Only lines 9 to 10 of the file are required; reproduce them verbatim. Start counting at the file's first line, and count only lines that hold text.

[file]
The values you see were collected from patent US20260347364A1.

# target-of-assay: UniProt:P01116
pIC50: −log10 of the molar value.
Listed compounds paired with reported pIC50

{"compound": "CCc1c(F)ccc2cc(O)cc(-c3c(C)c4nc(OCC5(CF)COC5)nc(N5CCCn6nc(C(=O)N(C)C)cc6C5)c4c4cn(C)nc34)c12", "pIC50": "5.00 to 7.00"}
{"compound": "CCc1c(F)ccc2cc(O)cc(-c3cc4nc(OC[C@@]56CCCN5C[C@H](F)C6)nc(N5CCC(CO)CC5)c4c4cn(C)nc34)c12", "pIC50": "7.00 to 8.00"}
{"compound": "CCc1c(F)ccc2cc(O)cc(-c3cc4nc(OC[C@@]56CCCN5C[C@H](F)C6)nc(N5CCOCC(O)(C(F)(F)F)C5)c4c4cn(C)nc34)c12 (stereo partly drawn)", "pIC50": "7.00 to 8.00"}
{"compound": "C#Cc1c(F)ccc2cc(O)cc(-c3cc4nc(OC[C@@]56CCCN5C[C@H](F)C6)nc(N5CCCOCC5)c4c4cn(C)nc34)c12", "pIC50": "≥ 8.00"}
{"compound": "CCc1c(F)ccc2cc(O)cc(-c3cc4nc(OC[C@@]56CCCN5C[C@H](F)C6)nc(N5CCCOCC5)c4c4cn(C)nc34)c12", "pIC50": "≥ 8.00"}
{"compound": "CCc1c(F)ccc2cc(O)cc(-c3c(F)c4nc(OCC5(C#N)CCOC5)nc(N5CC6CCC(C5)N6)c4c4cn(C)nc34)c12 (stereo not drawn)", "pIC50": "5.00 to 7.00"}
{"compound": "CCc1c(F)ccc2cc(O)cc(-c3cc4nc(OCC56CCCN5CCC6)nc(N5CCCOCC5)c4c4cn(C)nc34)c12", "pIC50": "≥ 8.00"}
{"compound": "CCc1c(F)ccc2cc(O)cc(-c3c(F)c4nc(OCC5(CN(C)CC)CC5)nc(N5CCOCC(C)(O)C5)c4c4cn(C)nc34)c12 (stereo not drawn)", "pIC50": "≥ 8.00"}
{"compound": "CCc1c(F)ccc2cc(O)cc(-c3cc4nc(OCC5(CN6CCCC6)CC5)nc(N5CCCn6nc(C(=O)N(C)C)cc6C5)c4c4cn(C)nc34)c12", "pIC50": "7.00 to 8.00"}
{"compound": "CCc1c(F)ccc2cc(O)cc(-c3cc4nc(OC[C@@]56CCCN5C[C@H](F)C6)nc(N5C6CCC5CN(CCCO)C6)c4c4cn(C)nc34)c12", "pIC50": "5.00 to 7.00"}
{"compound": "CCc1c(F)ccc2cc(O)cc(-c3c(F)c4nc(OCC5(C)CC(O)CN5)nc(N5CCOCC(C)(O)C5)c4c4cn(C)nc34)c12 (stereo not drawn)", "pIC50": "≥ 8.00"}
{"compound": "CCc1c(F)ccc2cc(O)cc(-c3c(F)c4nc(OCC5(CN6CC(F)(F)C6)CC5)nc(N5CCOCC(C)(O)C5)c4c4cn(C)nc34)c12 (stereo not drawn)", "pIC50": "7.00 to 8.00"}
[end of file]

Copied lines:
{"compound": "CCc1c(F)ccc2cc(O)cc(-c3cc4nc(OC[C@@]56CCCN5C[C@H](F)C6)nc(N5CCCOCC5)c4c4cn(C)nc34)c12", "pIC50": "≥ 8.00"}
{"compound": "CCc1c(F)ccc2cc(O)cc(-c3c(F)c4nc(OCC5(C#N)CCOC5)nc(N5CC6CCC(C5)N6)c4c4cn(C)nc34)c12 (stereo not drawn)", "pIC50": "5.00 to 7.00"}